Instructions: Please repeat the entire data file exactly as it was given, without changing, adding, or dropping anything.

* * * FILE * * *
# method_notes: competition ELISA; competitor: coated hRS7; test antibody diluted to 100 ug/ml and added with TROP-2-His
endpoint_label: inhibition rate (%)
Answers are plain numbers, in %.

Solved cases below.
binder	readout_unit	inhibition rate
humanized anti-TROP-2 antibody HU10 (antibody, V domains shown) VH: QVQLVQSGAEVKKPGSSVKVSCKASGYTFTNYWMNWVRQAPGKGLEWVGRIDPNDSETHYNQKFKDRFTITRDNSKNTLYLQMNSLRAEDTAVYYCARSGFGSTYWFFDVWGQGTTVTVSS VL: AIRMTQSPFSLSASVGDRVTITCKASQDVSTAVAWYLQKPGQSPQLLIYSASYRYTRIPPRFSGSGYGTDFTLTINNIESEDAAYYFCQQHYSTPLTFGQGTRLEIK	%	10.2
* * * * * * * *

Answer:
# method_notes: competition ELISA; competitor: coated hRS7; test antibody diluted to 100 ug/ml and added with TROP-2-His
endpoint_label: inhibition rate (%)
Answers are plain numbers, in %.

Solved cases below.
binder	readout_unit	inhibition rate
humanized anti-TROP-2 antibody HU10 (antibody, V domains shown) VH: QVQLVQSGAEVKKPGSSVKVSCKASGYTFTNYWMNWVRQAPGKGLEWVGRIDPNDSETHYNQKFKDRFTITRDNSKNTLYLQMNSLRAEDTAVYYCARSGFGSTYWFFDVWGQGTTVTVSS VL: AIRMTQSPFSLSASVGDRVTITCKASQDVSTAVAWYLQKPGQSPQLLIYSASYRYTRIPPRFSGSGYGTDFTLTINNIESEDAAYYFCQQHYSTPLTFGQGTRLEIK	%	10.2